The exact cause for Septo-optic dysplasia is not known. It is observed that Septo-optic dysplasia takes place in the infants born to very young aged mothers. It is sporadic and does not show recurrence with subsequent pregnancies.

Genetic and molecular studies revealed genes HESX1, OTX2 and SOX2 play an important role in embryonic development and are necessary for the formation of eyes, pituitary gland and forebrain structures. Any mutations in these genes lead to abnormalities during development of these structures. The ongoing researches aim to find more such genetic mutations which might be leading to the condition of Septo-optic dysplasia.

Most of the Septo-optic Dysplasia cases are sporadic; while few show familial inheritance as either autosomal recessive condition or autosomal dominant pattern of inheritance.

Risk Factors in Septo-optic Dysplasia

Both genetic and environmental factors are predicted to play a role in causing septo-optic dysplasia. Environmental risk factors of Septo-optic dysplasia include viral infection, some medicines, alcohol and obstruction to the flow of blood to specific areas of the brain during important developmental phases of the foetus.

Diagnosis of Septo-optic Dysplasia

Diagnosis of Septo-optic dysplasia involves multidisciplinary diagnosis with clinicians from different fields.

  • The eye doctor or ophthalmologist diagnoses the eyes with help of an ophthalmoscope and checks for the optic nerve and the eye movements.
  • The brain specialist observes the brain structure by suing Computed tomography (CT) scan or Magnetic Resonance Imaging (MRI) scan. By performing these tests, the doctor should be able to detect if there is any abnormality with the brain or if there will be any problems with the brain in future.
  • The endocrinologist will check if there are any abnormalities in the hormonal levels by performing blood tests of the patient especially to check for pituitary functions. Even if the child does not have problems in initial stages of development, they will develop them later in life. Hence, one needs to check for hormonal abnormalities very often as the child is growing.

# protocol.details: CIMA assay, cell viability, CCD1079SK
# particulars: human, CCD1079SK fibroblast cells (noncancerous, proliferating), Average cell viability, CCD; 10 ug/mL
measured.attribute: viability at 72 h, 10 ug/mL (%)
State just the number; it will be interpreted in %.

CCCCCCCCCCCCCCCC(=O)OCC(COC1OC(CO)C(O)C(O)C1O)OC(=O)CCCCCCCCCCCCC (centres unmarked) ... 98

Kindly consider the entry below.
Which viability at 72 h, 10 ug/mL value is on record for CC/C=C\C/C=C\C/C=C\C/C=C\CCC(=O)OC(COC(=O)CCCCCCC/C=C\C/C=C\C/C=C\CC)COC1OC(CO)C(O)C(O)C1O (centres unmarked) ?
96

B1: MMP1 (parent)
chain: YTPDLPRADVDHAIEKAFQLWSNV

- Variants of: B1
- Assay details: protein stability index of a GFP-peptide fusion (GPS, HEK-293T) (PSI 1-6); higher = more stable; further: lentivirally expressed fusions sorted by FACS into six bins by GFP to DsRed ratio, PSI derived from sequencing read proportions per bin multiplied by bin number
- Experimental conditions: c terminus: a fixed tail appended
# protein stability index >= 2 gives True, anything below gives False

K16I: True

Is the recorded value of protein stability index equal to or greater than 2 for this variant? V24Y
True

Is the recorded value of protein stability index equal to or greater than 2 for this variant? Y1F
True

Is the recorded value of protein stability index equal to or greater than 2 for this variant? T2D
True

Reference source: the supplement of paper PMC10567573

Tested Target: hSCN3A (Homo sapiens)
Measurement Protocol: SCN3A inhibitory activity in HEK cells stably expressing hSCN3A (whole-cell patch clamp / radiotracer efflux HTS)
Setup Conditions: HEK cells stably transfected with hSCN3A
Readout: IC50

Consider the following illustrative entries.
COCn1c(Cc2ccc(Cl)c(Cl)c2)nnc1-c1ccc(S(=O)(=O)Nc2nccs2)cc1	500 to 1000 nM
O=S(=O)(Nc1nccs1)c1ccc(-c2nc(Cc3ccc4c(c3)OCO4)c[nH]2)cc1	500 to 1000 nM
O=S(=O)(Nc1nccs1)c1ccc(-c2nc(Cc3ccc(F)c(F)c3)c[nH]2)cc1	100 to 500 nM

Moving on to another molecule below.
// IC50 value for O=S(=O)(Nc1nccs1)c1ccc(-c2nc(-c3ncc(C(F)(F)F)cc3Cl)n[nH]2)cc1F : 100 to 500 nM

Treatment of Septo-optic Dysplasia

There is no single medical treatment available to treat Septo-optic dysplasia completely. Generally, surgery can be performed to correct the optic nerve abnormalities. Hormonal therapy or hormonal replacement therapy for Septo-optic dysplasia is given to correct the less amount of hormones produced by the pituitary gland.

Coping with Septo-optic Dysplasia

Patients with Septo-optic Dysplasia are required to go for regular follow-ups with multi-disciplinary team. The patient needs to check with the functioning of the eye, hormonal levels and brain development. Genetic counselling is done in cases where there is associated familial risk.

Conclusion

Septo-optic dysplasia is a very rare, heterogenous disorder. Due to its variable symptoms, there is significant delay in its exact diagnosis. Overall, more research studies are required to get better understanding of Septo-optic dysplasia which will enable appropriate diagnosis and treatment strategies to help the patient lead a better life in future.

Written, Edited or Reviewed By:

, MD, FFARCSI

Last Modified On: November 28, 2016

Pain Assist Inc.

Pramod Kerkar
  Note: Information provided is not a substitute for physician, hospital or any form of medical care. Examination and Investigation is necessary for correct diagnosis.

Symptom Checker

Hair Care

Slideshow:  Home Remedies, Exercises, Diet and Nutrition

Chakra's and Aura's

Yoga Information Center

Find Pain Physician

Subscribe to ePainAssist Newsletters

By clicking Submit, I agree to the ePainAssist Terms & Conditions & Privacy Policy and understand that I may opt out of ePainAssist subscriptions at any time.

Copyright © 2017 ePainAssist, All rights reserved.

DMCA.com Protection Status